We’ll soon find out if official statistics agree with economists polled by Bloomberg who say UK GDP likely fell by 0.2% in the second quarter. But at an uncomfortable time when we know things can only get worse, looking back doesn’t help and doesn’t hold hope for a miraculous “emergency budget” in September. As for the predictions beyond that, it’s almost too scary to contemplate. Better to avoid economists and politicians and focus instead on the facts that tell us what’s happening now – like Barclaycard data – and the things we can do to keep our own budgets in balance.
Spending on ‘essentials’ rose 7% in July year on year, according to the card company, but utility bills by 44% and fuel by 30% – a pretty good look at the state of the economy. ‘inflation . The average transaction in supermarkets fell, but the frequency of visits increased as shoppers shifted to “need to buy” rather than fuller shopping carts. Hospitality and travel were down from June and three in ten respondents say they intend to spend less on ‘social plans and outings’ – but 71%, four points less than there one year old, are still convinced that they can live within their means.
So that’s where we’re on the downslope – and here’s another clue. The Post processed a record £801million in cash withdrawals in July, up 20% from a year ago, as more people turn to cash as a budgeting tool – an interesting reflection on my argument (July 9) that the switch to cashless payment is itself an inflationary factor. In fact, I urge everyone, especially young card lovers, to switch to bills and coins so you know what’s left in your pocket.
And while I’m all the rage of Martin Lewis, the ubiquitous “money-saving expert,” here’s another piece of advice. Get someone smart to reprogram your boiler to use less gas. Mine had faltered for years on the same setting (much like Treasury tax orthodoxy) because I had no idea what buttons to push. Now that a friend has drastically reset it, I suspect I’m £1000 a year better off.
Sir Chris Gent was a titan of the previous generation of business as Vodafone boss who started the new century by pulling off a record £110billion takeover of Mannesmann in Germany, to create the biggest company in mobile phone in the world. It has been compared by the Daily mail at the time to John D. Rockefeller and was unlucky to be eclipsed by BP’s Lord Browne for the title of Britain’s ‘most admired’ business leader. He went on to become chairman of GlaxoSmithKline, a top ten multinational pharmaceutical company – and having first met him as a rising IT executive in the city of the 1970s, I have watched his development with some fascination.
But now, 74 and long in the limelight, Gent is back in the news, having been fined £80,000 by the Financial Conduct Authority for leaking inside information in his last job as chairman of FTSE 250-listed medical equipment maker Convatec, from which he retired in 2019. Sensitive news about the company’s finances and the retirement of its chief executive has been revealed to two of the shareholders of Convatec ahead of the stock market announcements – but Gent said he acted on advice and the FCA ruling upheld ‘I made no gain personally’.
A late mistake, it seems, in a bold career that has done more than most to put British business on the global map. I think we could give him the benefit of the doubt.
The next job for Sir Nick?
A big throwback to former Deputy Prime Minister and Lib Dem leader Sir Nick Clegg, who moves to London from California while continuing to serve as ‘Chairman of Global Affairs’ at Meta, the parent company of Facebook. A part-time return to British politics seems unlikely, but this silky communicator can surely hope to land a few non-executive FTSE 100 directorships to bolster his Meta salary. One company in need of his particular skills could be Glencore, the Swiss-based commodities trader that is an embarrassing big winner from the war in Ukraine, having announced a doubling of first-half profits to $18.9 billion and a big payout to shareholders on strong coal sales resurging as the world turns dirty power plants back on for fear of freezing this winter. If Clegg can continue to make millions championing what I recently called Facebook’s “heartless monster,” surely he could find an argument to throw net zero goals into coal-fired ovens. And who knows, we might one day hear eco-skeptical Prime Minister Liz Truss echo her predecessors Cameron and Brown: “I agree with Nick.”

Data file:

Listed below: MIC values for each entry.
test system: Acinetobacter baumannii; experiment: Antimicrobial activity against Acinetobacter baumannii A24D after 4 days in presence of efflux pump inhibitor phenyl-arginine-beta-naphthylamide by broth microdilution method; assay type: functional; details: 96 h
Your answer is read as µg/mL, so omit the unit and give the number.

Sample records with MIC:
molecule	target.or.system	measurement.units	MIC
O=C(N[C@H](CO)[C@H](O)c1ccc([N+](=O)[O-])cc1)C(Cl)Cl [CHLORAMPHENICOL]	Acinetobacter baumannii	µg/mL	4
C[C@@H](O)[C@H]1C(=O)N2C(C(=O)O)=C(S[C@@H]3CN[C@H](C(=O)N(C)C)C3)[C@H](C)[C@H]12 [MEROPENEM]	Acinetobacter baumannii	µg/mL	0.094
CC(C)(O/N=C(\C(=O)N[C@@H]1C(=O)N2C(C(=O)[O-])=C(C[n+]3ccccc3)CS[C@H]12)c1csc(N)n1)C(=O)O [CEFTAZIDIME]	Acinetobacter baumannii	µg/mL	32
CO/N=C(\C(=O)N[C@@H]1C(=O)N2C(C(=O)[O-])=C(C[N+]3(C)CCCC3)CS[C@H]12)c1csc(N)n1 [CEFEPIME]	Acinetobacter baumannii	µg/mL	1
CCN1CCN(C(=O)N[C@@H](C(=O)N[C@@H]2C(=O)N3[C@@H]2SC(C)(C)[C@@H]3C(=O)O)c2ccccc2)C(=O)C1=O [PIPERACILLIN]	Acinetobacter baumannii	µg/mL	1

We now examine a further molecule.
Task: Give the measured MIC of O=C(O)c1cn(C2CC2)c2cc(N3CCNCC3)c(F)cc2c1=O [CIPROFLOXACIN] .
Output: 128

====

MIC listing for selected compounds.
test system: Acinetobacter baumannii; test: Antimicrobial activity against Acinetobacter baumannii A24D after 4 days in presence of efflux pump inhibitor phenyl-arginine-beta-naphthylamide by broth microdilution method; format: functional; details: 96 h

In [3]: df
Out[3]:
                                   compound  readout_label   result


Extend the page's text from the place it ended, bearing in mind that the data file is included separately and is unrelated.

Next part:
“Bring some mustard,” a confusing text told me as I was about to board my flight to Bergerac (Jet2 this time, as efficient as Ryanair but much friendlier). ‘Why?’ ‘None here!’
On the scale of current crises, this is a tiny crisis, but a fine parable of the clash of unforeseen market forces. The famous Dijon condiment, essential for a good vinaigrette, disappeared from the shelves of French supermarkets as the supply of mustard seeds was afflicted by extreme weather conditions – wet winter and late frosts in Burgundy, scorching heat in Canada – and the war in Ukraine, pushing wholesale prices up to six times normal levels, in addition to other increases in production costs.
But there’s better news for Brexiteers burning bangers on barbecues in the height of summer: Colman’s English mustard, made largely from East Anglian seeds, is still available in most grocery stores. Unfortunately, however, that’s partly because demand is declining as our tastes become more foreign.
The grocer reports that sales of the patriotic yellow product fell 13.9% last year to £11.9m, while overall sales under the Unilever-owned Colman’s brand were overtaken in the British league sauces by the mind-blowing concoctions of Nando from Portuguese Mozambique. Nothing can stand still in this turbulent world?